Directed by Alexander Nanau
My press release calls this Romanian film a “docu-thriller.” It’s certainly a documentary, but it’s not very thrilling. You won’t be sitting at the edge of your seat. It’s difficult to care about the protagonists because we never really know anything about them except for their work. Catalin Tolontan, the leader of this band of investigating reporters, is a hero in Romania. But he’s not photogenic.
In 2015, a Bucharest nightclub called Colectiv (not a spelling error) caught fire during a crowded rock concert. The building lacked emergency exits, and 27 people died immediately. Far more were seriously injured. But that was only the start of the scandal.
In the weeks afterwards, a surprisingly high number of survivors died in the hospital. Tolontan and his assistants set out to find out why. They discovered a flood of corruption throughout the national health service. Disinfectants were watered down. The owner of a major medical company died under mysterious circumstances. Issues went all the way to the country’s parliament.
And here’s an odd thing: Tolontan and his team worked for a sports magazine. That’s never explained why in the documentary. Perhaps, decades after the end of Romanian Communism, real journalism was still in the cradle.
This is an important story worth telling, but the documentary often fails to keep your interest. Most of the film contains scenes of people interviewing other people, all in very calm voices – in Romanian with English subtitles. I couldn’t help thinking about how much more effective if it could have been as a drama based on actual events…something like Spotlight.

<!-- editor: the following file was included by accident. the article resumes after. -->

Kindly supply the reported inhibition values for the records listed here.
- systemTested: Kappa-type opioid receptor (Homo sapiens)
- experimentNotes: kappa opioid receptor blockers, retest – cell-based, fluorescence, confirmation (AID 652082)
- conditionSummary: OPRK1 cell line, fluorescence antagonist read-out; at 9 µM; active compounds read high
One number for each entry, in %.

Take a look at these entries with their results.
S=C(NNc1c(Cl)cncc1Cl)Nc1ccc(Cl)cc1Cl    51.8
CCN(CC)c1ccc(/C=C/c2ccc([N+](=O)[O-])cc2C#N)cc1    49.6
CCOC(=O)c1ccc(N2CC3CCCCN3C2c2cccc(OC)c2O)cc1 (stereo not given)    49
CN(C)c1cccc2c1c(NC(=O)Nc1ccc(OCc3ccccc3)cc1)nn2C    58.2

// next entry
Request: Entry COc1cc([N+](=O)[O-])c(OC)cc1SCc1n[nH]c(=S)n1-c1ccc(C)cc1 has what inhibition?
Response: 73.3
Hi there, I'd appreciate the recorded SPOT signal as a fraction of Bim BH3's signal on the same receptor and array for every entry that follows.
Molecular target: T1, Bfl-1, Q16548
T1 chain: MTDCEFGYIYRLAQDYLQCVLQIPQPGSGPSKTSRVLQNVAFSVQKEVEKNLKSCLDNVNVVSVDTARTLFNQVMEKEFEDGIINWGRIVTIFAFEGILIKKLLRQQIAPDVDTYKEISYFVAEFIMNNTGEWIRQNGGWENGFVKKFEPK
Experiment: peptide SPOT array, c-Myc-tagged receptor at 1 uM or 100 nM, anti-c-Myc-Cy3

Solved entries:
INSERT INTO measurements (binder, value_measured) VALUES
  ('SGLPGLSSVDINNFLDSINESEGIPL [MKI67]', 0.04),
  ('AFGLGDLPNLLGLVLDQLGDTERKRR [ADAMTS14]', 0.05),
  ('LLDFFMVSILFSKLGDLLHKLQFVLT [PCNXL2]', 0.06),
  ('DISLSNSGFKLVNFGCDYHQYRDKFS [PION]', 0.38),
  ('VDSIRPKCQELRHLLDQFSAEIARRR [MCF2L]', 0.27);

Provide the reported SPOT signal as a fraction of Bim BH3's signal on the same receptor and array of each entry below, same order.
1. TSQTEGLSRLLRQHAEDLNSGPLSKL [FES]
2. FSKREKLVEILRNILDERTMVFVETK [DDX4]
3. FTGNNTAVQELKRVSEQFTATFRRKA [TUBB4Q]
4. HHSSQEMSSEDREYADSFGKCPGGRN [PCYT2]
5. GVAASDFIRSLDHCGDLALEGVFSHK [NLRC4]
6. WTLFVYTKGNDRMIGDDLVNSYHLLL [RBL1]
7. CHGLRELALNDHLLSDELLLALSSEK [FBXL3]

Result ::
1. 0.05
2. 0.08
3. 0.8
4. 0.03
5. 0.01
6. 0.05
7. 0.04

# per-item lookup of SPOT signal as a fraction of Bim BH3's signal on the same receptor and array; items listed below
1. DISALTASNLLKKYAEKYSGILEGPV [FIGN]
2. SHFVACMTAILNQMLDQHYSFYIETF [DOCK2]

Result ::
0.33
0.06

The best scenes don’t even involve Tolontan and his team. These are the moments focusing on the survivors and those who lost love ones. A father wants to know why his son died. A squirm-inducing video of maggots in a patient’s ear. Most of all, there is Mariana Oprea, a very courageous young woman who was severely burned in the fire. She lost fingers. Her body is badly scared. She doesn’t hide it. She even models for a photographer and puts her photos in a gallery. Filmmaker Alexander Nanau should have focused more on her.
I can easily imagine an American right-winger using this documentary to show us the evils of universal healthcare. But if you look deeper, you’ll find more. Everyone compares Romanian healthcare not with America’s commercially-built mess but with Germany’s much better medical system. And the film shows clearly how a working democracy can force the government to fix a bad situation. If this had happened in the USA, the government would only provide “thoughts and prayers.”
Collective will probably open in theaters and on demand Friday, November 20 – unless something will change.